Pen Review: Opus88 Fantasia Fountain Pen (Fine Nib)

Opus 88 Fantasia Green Orange Fountain Pen

The Opus 88 Fantasia ($125) is a colorful pocket-sized pen with ebonite, striped cap and translucent acrylic body. This fountain pen model uses the same nib and filling mechanism as the Koloro and Picnic though I’m discovering that each nib seems to perform differently.

Opus 88 Fantasia Green Orange Fountain Pen PackagingOpus 88 Fantasia Green Orange Fountain Pen Packaging

The Opus 88 Fantasia Fountain Pen comes in the same sort of packaging that the Picnic and Koloro pens shipped. The box is paperboard with a magnetic closure and the inside is lined with foam cut to hold the pen and an eyedropper. On top was a small paper booklet with information about the company and filling instructions.

Opus 88 Fantasia Green Orange Fountain Pen

I have yet to actually use the eyedropper included in any of the Opus 88 sets. I prefer to use a syringe knowing that I can more accurately control the filling and clean-up.

Opus 88 Fantasia Green Orange Fountain Pen

There is a screw thread on the end of the pen allowing the cap to be threaded securely to create a fairly long, full-sized pen.

Opus 88 Fantasia Green Orange Fountain Pen Nib

Opus 88 Fantasia Green Orange Fountain Pen Comparison

The size of the Fantasia compared to the Koloro on the far left, followed by the Picnic and a Kaweco AL-Sport on the far right.

Opus 88 Fantasia Green Orange Fountain Pen Comparison

The above photo shows both the Fantasia and the AL-Sport pens posted. One of the things I tested side-by-side was writing with the Fantasia then the AL-Sport, being one of the most ubiquitous pocket fountain pens. The grip section of the Kaweco Sport (plastic, metal or otherwise) is longer than the Fantasia and has a slightly more fluted taper shape where the Fantasia is more conical. Also, the Fantasia’s threads were a bit more noticeable, as was the step down from the body to the cap threading. The overall width of the Fantasia is greater than the Kaweco Sport as well. If you find the Sport size a bit dainty, than the Fantasia might be an improvement for you.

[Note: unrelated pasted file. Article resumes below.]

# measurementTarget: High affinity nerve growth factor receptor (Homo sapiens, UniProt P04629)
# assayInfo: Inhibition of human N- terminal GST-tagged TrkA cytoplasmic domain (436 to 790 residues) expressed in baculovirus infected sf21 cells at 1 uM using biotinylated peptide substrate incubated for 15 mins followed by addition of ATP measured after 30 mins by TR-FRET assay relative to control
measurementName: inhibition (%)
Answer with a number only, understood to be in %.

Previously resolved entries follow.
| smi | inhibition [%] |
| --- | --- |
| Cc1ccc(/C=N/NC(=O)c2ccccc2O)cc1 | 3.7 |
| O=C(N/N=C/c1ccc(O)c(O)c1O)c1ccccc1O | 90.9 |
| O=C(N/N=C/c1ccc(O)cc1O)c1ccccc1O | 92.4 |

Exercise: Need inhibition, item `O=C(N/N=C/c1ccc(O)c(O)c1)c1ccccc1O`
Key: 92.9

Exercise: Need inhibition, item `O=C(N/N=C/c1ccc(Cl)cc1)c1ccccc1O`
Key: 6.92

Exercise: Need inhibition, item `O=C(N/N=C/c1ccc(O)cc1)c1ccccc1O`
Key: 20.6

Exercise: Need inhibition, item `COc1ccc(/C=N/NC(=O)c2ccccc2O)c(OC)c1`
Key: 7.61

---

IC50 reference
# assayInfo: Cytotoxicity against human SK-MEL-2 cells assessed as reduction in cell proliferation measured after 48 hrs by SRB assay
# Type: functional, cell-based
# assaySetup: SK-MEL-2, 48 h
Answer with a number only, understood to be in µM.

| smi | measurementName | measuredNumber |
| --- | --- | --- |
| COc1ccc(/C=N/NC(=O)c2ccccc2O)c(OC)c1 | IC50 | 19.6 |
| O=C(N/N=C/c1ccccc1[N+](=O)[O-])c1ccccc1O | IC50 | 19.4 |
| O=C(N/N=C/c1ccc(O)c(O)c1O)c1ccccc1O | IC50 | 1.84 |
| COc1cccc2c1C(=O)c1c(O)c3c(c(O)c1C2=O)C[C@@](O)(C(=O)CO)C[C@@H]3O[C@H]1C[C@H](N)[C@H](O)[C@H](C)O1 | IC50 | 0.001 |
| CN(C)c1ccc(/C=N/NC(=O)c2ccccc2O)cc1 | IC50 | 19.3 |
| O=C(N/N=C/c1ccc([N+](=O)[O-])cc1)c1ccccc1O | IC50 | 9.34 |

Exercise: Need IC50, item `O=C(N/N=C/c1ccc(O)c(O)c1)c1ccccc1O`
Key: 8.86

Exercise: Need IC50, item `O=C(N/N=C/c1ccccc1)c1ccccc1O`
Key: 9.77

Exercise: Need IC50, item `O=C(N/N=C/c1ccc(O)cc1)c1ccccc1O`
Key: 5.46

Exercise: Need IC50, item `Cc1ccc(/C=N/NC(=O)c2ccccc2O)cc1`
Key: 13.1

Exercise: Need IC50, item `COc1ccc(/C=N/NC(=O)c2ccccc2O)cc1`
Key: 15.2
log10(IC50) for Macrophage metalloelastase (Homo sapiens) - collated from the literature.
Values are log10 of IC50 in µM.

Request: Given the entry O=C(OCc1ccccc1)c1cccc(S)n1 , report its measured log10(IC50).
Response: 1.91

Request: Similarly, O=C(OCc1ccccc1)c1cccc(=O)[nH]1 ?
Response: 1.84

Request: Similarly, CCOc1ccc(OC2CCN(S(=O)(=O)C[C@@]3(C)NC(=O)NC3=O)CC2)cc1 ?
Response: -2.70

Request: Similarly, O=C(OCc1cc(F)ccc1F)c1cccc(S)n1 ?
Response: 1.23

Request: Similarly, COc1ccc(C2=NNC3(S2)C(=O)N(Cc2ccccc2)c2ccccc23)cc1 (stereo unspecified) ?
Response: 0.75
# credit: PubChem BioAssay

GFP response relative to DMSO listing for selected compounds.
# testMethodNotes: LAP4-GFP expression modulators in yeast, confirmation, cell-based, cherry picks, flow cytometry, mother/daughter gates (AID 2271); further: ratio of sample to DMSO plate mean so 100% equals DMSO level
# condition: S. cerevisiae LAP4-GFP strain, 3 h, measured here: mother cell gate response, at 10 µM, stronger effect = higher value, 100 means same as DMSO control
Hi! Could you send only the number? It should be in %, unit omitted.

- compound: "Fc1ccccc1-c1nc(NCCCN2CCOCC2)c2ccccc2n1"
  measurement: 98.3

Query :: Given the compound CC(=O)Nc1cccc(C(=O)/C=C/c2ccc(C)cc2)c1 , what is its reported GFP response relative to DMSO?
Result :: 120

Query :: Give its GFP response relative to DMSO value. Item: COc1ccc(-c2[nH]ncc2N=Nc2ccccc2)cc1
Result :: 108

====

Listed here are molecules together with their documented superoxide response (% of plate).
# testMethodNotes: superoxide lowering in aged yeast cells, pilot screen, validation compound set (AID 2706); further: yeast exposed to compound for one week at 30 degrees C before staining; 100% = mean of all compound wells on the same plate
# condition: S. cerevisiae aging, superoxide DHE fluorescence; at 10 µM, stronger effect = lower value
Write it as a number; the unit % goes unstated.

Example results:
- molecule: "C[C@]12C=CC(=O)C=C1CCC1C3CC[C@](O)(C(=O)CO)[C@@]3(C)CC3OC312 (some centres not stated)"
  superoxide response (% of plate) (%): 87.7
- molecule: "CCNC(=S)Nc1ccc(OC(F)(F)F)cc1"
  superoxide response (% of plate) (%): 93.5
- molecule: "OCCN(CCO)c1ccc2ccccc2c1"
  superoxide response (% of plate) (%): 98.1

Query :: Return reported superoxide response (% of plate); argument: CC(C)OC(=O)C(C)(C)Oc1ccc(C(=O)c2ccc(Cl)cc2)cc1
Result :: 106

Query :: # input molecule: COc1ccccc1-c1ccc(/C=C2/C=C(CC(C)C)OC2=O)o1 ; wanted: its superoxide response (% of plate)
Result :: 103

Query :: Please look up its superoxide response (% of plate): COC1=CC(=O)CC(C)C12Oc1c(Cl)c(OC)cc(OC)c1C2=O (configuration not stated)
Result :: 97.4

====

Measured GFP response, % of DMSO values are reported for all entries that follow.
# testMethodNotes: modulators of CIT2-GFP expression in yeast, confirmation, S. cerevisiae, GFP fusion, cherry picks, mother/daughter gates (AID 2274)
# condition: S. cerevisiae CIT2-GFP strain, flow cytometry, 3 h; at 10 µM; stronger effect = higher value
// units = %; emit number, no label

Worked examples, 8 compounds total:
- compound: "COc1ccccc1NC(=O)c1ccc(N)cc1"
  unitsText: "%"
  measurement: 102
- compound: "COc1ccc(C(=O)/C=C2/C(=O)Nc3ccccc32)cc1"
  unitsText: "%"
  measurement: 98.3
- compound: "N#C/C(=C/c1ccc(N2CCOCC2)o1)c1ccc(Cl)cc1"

After using the Fantasia for over a week, I found the short grip section to be less noticeable but I did not use it for long writing sessions – nothing longer than a page in a journal or notes in a meeting.

Weightwise, the Fantasia unposted and filled is 12 gms which is a decent weight for a small pen. With the cap posted, it weighs 28 gms which puts more of the weight on the top end but gives it weightier feel. If you have larger, adult-sized hands, this will probably make the pen feel comfortable for regular use. In my small, child-like hands it just felt unwieldy.

Weights are listed for filled and capped/posted.

Opus 88 Fantasia Green Orange Fountain Pen Writing Sample

One thing I did notice is that compared to the other two Opus 88 fine nibs in my possession, the Fantasia is the wettest and widest of the three. This seems like a peculiar thing to say since all three pens have the same size nib with the same fine indication on it. Theoretically, they should all write almost identically barring differences in inks chosen but they actually write noticeably different to me. Go figure. I feel like I should put them in front of someone who is genuinely a nib expert and ask their opinion so I don’t feel like I’m insane.

I included writing samples at the bottom of my writing sample for my own edification.

The Fantasia is definitely a step up in cost from a Kaweco Sport and its more expensive than a steel, brass or aluminum version as well however it has a very unique look and the eyedropper filling system means it holds considerably more ink than a Kaweco. The wider barrel and screw-on posting means that the Fantasia becomes a bigger pen than a Kaweco. So the only things holding me back from recommending the Fantasia is the inconsistent nib performance and the grip section/threading which may or may not be comfortable or a sticking point for some people.

I’d say I recommend the Fantasia with some reservations. The nibs are not bad, just a bit of a crapshoot and the grip section may or may not be an issue for some people. They sure are eye candy!


DISCLAIMER: Some items included in this review were provided free of charge by Vanness Pen Shop for the purpose of review. Other products may also have been provided from other vendors as well and links are included.

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2 comments / Add your comment below

  1. Thanks for the review and comparison with the Kaweco Sport. I’m in the market for a pocket pen and these are two I’ve been eyeing.

  2. I really thank you for this though review. I am only buying pens with EF nibs from now on. Anything else writes too thick for me.

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